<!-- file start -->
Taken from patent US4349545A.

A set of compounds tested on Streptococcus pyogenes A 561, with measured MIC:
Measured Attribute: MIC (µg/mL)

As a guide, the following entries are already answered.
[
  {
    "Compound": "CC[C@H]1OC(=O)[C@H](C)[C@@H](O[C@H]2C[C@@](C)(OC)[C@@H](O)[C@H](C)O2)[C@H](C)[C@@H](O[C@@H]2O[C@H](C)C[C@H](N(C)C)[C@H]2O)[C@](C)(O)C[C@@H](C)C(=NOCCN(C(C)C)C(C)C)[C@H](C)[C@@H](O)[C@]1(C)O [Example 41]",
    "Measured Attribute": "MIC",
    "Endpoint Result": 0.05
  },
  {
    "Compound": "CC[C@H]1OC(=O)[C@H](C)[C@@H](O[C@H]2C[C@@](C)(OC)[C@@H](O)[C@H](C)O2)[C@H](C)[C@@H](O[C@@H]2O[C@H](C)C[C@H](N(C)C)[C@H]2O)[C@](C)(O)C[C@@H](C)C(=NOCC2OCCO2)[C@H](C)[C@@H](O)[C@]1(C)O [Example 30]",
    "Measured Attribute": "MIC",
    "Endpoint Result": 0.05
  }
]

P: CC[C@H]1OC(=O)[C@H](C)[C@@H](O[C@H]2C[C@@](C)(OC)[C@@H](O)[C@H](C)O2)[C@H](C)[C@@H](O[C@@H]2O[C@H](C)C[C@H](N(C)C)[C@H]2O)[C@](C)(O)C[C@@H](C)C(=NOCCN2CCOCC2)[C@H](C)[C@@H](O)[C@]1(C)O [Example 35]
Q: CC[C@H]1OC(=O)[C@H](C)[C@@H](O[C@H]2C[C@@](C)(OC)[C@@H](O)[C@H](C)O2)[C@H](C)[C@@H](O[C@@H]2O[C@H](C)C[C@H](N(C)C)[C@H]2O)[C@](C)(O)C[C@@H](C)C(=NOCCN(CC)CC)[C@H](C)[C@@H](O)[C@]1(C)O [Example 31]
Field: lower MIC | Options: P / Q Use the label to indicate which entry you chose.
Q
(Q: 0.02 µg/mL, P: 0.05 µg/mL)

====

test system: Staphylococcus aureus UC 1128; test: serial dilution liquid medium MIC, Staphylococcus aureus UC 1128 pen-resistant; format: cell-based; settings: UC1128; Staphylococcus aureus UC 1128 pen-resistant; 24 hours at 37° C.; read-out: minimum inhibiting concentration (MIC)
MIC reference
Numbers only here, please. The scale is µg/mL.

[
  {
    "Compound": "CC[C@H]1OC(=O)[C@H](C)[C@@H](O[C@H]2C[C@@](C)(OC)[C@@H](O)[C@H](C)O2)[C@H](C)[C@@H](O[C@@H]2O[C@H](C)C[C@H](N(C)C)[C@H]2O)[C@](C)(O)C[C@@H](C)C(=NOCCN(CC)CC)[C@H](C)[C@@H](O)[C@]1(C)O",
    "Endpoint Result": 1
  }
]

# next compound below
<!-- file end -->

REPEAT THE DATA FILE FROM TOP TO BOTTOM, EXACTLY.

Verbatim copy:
Taken from patent US4349545A.

A set of compounds tested on Streptococcus pyogenes A 561, with measured MIC:
Measured Attribute: MIC (µg/mL)

As a guide, the following entries are already answered.
[
  {
    "Compound": "CC[C@H]1OC(=O)[C@H](C)[C@@H](O[C@H]2C[C@@](C)(OC)[C@@H](O)[C@H](C)O2)[C@H](C)[C@@H](O[C@@H]2O[C@H](C)C[C@H](N(C)C)[C@H]2O)[C@](C)(O)C[C@@H](C)C(=NOCCN(C(C)C)C(C)C)[C@H](C)[C@@H](O)[C@]1(C)O [Example 41]",
    "Measured Attribute": "MIC",
    "Endpoint Result": 0.05
  },
  {
    "Compound": "CC[C@H]1OC(=O)[C@H](C)[C@@H](O[C@H]2C[C@@](C)(OC)[C@@H](O)[C@H](C)O2)[C@H](C)[C@@H](O[C@@H]2O[C@H](C)C[C@H](N(C)C)[C@H]2O)[C@](C)(O)C[C@@H](C)C(=NOCC2OCCO2)[C@H](C)[C@@H](O)[C@]1(C)O [Example 30]",
    "Measured Attribute": "MIC",
    "Endpoint Result": 0.05
  }
]

P: CC[C@H]1OC(=O)[C@H](C)[C@@H](O[C@H]2C[C@@](C)(OC)[C@@H](O)[C@H](C)O2)[C@H](C)[C@@H](O[C@@H]2O[C@H](C)C[C@H](N(C)C)[C@H]2O)[C@](C)(O)C[C@@H](C)C(=NOCCN2CCOCC2)[C@H](C)[C@@H](O)[C@]1(C)O [Example 35]
Q: CC[C@H]1OC(=O)[C@H](C)[C@@H](O[C@H]2C[C@@](C)(OC)[C@@H](O)[C@H](C)O2)[C@H](C)[C@@H](O[C@@H]2O[C@H](C)C[C@H](N(C)C)[C@H]2O)[C@](C)(O)C[C@@H](C)C(=NOCCN(CC)CC)[C@H](C)[C@@H](O)[C@]1(C)O [Example 31]
Field: lower MIC | Options: P / Q Use the label to indicate which entry you chose.
Q
(Q: 0.02 µg/mL, P: 0.05 µg/mL)

====

test system: Staphylococcus aureus UC 1128; test: serial dilution liquid medium MIC, Staphylococcus aureus UC 1128 pen-resistant; format: cell-based; settings: UC1128; Staphylococcus aureus UC 1128 pen-resistant; 24 hours at 37° C.; read-out: minimum inhibiting concentration (MIC)
MIC reference
Numbers only here, please. The scale is µg/mL.

[
  {
    "Compound": "CC[C@H]1OC(=O)[C@H](C)[C@@H](O[C@H]2C[C@@](C)(OC)[C@@H](O)[C@H](C)O2)[C@H](C)[C@@H](O[C@@H]2O[C@H](C)C[C@H](N(C)C)[C@H]2O)[C@](C)(O)C[C@@H](C)C(=NOCCN(CC)CC)[C@H](C)[C@@H](O)[C@]1(C)O",
    "Endpoint Result": 1
  }
]

# next compound below